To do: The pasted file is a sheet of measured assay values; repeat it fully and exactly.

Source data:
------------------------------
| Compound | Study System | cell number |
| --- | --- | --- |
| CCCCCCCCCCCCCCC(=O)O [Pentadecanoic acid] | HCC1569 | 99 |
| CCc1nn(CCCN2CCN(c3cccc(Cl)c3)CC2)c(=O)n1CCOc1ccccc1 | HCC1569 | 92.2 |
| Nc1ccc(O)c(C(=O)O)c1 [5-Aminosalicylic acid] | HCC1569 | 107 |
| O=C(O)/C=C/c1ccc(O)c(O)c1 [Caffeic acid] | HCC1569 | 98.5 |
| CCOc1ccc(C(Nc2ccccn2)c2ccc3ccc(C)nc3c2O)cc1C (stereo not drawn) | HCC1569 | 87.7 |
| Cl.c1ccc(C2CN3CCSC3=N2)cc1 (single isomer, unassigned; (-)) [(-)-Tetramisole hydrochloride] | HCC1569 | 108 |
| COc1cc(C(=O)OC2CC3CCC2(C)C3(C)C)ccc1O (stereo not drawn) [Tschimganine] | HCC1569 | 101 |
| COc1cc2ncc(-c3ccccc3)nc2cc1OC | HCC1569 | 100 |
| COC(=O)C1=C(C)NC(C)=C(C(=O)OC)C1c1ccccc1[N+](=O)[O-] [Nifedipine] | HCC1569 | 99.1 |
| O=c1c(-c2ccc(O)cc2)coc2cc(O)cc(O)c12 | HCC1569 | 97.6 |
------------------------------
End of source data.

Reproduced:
| Compound | Study System | cell number |
| --- | --- | --- |
| CCCCCCCCCCCCCCC(=O)O [Pentadecanoic acid] | HCC1569 | 99 |
| CCc1nn(CCCN2CCN(c3cccc(Cl)c3)CC2)c(=O)n1CCOc1ccccc1 | HCC1569 | 92.2 |
| Nc1ccc(O)c(C(=O)O)c1 [5-Aminosalicylic acid] | HCC1569 | 107 |
| O=C(O)/C=C/c1ccc(O)c(O)c1 [Caffeic acid] | HCC1569 | 98.5 |
| CCOc1ccc(C(Nc2ccccn2)c2ccc3ccc(C)nc3c2O)cc1C (stereo not drawn) | HCC1569 | 87.7 |
| Cl.c1ccc(C2CN3CCSC3=N2)cc1 (single isomer, unassigned; (-)) [(-)-Tetramisole hydrochloride] | HCC1569 | 108 |
| COc1cc(C(=O)OC2CC3CCC2(C)C3(C)C)ccc1O (stereo not drawn) [Tschimganine] | HCC1569 | 101 |
| COc1cc2ncc(-c3ccccc3)nc2cc1OC | HCC1569 | 100 |
| COC(=O)C1=C(C)NC(C)=C(C(=O)OC)C1c1ccccc1[N+](=O)[O-] [Nifedipine] | HCC1569 | 99.1 |
| O=c1c(-c2ccc(O)cc2)coc2cc(O)cc(O)c12 | HCC1569 | 97.6 |